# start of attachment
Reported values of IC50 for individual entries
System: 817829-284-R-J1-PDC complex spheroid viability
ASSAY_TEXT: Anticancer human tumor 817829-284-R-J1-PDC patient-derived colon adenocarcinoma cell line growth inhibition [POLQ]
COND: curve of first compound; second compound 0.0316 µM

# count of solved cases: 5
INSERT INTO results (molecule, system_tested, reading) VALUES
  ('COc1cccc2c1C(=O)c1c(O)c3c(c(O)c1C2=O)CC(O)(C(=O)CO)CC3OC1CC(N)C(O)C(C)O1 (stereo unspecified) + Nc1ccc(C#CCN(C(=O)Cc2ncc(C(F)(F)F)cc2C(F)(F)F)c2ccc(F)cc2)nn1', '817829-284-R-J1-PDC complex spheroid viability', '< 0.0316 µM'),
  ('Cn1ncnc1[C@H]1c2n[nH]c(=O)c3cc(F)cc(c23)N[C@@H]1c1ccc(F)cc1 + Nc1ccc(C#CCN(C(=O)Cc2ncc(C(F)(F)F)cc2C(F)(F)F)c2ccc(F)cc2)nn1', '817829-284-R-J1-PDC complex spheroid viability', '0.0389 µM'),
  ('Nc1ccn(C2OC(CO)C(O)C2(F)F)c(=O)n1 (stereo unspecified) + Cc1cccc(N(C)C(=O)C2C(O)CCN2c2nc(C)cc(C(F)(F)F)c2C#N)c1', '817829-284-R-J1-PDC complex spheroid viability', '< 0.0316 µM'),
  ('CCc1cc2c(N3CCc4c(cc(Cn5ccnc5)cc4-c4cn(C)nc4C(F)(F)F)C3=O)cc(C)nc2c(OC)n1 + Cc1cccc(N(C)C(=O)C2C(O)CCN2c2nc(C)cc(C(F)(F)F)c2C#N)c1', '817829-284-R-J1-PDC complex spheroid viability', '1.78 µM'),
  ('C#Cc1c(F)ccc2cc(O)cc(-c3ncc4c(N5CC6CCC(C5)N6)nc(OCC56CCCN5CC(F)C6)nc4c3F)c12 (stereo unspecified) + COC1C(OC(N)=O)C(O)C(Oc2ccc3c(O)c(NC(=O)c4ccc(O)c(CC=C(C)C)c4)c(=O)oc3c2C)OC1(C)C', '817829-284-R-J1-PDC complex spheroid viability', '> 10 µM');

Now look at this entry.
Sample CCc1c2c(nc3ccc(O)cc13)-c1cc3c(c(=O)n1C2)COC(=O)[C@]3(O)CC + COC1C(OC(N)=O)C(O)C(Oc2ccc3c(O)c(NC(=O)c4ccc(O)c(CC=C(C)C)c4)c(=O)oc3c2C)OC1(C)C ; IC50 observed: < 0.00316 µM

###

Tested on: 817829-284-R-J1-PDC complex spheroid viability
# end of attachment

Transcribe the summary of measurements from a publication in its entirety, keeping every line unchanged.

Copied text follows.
Reported values of IC50 for individual entries
System: 817829-284-R-J1-PDC complex spheroid viability
ASSAY_TEXT: Anticancer human tumor 817829-284-R-J1-PDC patient-derived colon adenocarcinoma cell line growth inhibition [POLQ]
COND: curve of first compound; second compound 0.0316 µM

# count of solved cases: 5
INSERT INTO results (molecule, system_tested, reading) VALUES
  ('COc1cccc2c1C(=O)c1c(O)c3c(c(O)c1C2=O)CC(O)(C(=O)CO)CC3OC1CC(N)C(O)C(C)O1 (stereo unspecified) + Nc1ccc(C#CCN(C(=O)Cc2ncc(C(F)(F)F)cc2C(F)(F)F)c2ccc(F)cc2)nn1', '817829-284-R-J1-PDC complex spheroid viability', '< 0.0316 µM'),
  ('Cn1ncnc1[C@H]1c2n[nH]c(=O)c3cc(F)cc(c23)N[C@@H]1c1ccc(F)cc1 + Nc1ccc(C#CCN(C(=O)Cc2ncc(C(F)(F)F)cc2C(F)(F)F)c2ccc(F)cc2)nn1', '817829-284-R-J1-PDC complex spheroid viability', '0.0389 µM'),
  ('Nc1ccn(C2OC(CO)C(O)C2(F)F)c(=O)n1 (stereo unspecified) + Cc1cccc(N(C)C(=O)C2C(O)CCN2c2nc(C)cc(C(F)(F)F)c2C#N)c1', '817829-284-R-J1-PDC complex spheroid viability', '< 0.0316 µM'),
  ('CCc1cc2c(N3CCc4c(cc(Cn5ccnc5)cc4-c4cn(C)nc4C(F)(F)F)C3=O)cc(C)nc2c(OC)n1 + Cc1cccc(N(C)C(=O)C2C(O)CCN2c2nc(C)cc(C(F)(F)F)c2C#N)c1', '817829-284-R-J1-PDC complex spheroid viability', '1.78 µM'),
  ('C#Cc1c(F)ccc2cc(O)cc(-c3ncc4c(N5CC6CCC(C5)N6)nc(OCC56CCCN5CC(F)C6)nc4c3F)c12 (stereo unspecified) + COC1C(OC(N)=O)C(O)C(Oc2ccc3c(O)c(NC(=O)c4ccc(O)c(CC=C(C)C)c4)c(=O)oc3c2C)OC1(C)C', '817829-284-R-J1-PDC complex spheroid viability', '> 10 µM');

Now look at this entry.
Sample CCc1c2c(nc3ccc(O)cc13)-c1cc3c(c(=O)n1C2)COC(=O)[C@]3(O)CC + COC1C(OC(N)=O)C(O)C(Oc2ccc3c(O)c(NC(=O)c4ccc(O)c(CC=C(C)C)c4)c(=O)oc3c2C)OC1(C)C ; IC50 observed: < 0.00316 µM

###

Tested on: 817829-284-R-J1-PDC complex spheroid viability